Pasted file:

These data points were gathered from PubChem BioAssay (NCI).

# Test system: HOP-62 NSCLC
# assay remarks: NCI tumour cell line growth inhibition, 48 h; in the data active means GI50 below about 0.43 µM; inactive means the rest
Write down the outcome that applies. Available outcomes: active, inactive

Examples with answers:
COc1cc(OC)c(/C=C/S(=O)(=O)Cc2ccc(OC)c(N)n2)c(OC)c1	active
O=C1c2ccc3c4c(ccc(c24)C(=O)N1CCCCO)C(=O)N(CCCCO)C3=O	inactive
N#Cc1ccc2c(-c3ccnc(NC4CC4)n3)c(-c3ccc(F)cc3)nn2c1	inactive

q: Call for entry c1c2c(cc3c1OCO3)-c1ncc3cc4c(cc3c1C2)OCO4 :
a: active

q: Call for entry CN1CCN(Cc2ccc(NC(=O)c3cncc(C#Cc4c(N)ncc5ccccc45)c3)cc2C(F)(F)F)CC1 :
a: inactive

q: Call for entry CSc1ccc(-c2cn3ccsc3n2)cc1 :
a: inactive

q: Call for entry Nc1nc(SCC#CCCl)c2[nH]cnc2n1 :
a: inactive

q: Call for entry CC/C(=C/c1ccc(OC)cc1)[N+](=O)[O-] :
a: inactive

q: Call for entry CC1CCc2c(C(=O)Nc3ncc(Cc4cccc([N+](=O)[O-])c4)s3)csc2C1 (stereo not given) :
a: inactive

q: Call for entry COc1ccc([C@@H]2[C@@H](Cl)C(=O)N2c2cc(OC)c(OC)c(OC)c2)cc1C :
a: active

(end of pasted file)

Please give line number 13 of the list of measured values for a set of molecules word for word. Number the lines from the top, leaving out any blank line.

q: Call for entry CSc1ccc(-c2cn3ccsc3n2)cc1 :